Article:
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Fuel-cell locomotive has rail-application potential, consortium says

An international consortium recently began developing a 240,300-pound fuel-cell locomotive — the first designed for military and railroad applications, according to a prepared statement.

Led by Denver-based Vehicle Projects L.L.C., the five-year, $12 million project is being funded and administered by U.S. Army Tank-Automotive and Armaments Command, and National Automotive Center via prime contractor Jacobs Engineering Group Inc.

The consortium plans to retrofit an Army diesel-electric locomotive with a fuel-cell power plant, demonstrate the unit in an Army non-tactical application and commercialize fuel-cell power for rail transportation. Fuel cells are solid-state devices designed to directly convert fuel energy into electric power.

The project could lead to such rail applications as commuter, light and high speed; heavy freight; switchers; and subway utility locomotives, consortium officials believe.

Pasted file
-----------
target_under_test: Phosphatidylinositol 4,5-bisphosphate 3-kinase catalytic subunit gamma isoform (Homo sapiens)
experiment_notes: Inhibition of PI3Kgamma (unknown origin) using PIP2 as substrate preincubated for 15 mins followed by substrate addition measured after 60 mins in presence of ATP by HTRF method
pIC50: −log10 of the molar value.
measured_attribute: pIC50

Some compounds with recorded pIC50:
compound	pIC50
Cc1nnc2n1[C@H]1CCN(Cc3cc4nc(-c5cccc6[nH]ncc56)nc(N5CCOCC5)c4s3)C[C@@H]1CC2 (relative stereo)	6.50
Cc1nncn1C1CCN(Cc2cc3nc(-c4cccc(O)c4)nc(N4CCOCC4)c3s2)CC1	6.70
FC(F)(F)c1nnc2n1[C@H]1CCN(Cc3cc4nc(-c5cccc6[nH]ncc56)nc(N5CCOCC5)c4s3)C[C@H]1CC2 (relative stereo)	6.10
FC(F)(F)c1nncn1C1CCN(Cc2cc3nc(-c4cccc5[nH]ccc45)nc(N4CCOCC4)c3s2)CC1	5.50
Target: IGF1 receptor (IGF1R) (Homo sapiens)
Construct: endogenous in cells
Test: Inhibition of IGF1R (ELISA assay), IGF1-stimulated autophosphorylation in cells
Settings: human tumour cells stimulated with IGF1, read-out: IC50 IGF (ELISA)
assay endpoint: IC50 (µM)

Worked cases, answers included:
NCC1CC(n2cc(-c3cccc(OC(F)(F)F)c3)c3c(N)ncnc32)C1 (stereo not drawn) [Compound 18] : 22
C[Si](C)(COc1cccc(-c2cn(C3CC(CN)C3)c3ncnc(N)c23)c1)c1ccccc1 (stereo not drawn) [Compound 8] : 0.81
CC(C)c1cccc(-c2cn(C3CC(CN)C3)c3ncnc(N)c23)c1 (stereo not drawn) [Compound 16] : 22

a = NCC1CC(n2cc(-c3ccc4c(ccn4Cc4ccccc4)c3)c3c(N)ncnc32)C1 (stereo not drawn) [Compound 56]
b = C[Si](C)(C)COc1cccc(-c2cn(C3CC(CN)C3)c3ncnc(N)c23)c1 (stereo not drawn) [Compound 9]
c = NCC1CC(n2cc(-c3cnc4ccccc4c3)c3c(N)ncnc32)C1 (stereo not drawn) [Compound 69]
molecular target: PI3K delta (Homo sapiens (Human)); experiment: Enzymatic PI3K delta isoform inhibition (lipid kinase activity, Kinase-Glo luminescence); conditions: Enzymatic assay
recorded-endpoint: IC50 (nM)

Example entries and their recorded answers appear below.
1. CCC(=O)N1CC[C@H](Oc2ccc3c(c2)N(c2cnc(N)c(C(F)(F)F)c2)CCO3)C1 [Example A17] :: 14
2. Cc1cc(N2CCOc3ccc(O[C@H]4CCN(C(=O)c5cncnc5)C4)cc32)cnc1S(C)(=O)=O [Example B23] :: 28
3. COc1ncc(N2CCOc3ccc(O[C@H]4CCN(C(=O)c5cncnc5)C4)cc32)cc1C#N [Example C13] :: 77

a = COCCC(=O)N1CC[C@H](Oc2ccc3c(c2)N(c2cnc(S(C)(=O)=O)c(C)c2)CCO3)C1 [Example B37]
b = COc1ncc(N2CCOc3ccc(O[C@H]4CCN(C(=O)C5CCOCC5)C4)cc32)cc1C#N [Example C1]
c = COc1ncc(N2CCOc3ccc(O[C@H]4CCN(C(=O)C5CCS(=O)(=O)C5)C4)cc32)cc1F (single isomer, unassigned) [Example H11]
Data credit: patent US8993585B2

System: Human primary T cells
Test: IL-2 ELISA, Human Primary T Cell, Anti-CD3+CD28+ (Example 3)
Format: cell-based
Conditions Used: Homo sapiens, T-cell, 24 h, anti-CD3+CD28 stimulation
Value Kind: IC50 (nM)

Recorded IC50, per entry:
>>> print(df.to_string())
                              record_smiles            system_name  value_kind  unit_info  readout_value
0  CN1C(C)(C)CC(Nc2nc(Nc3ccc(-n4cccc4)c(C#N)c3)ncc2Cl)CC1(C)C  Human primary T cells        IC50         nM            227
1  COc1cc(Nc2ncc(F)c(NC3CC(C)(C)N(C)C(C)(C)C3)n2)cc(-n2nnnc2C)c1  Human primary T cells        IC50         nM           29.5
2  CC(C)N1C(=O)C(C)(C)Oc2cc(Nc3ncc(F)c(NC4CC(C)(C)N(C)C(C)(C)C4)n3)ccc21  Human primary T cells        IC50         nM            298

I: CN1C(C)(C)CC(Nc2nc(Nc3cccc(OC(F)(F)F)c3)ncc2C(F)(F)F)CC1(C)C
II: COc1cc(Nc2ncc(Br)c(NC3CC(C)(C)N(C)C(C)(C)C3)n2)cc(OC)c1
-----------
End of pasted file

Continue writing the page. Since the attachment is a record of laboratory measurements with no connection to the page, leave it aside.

The project will proceed in four phases: feasibility and conceptual design, power plant fabrication, locomotive integration and non-tactical Army demonstration. Estimated to cost $1 million, Phase I includes comparing fuel-cell locomotives with diesel-electric and electric units, determining the best cell fuel and type, and designing controls and sensors.

Phase I involves 20 participants, including Association of American Railroads' Transportation Technology Center Inc., U.S. Department of Transportation, Burlington Northern Santa Fe, MTA New York City Transit, Regional Transportation District of Denver and Tube Lines/London Underground.

Contact Progressive Railroading editorial staff.

More News from 8/18/2003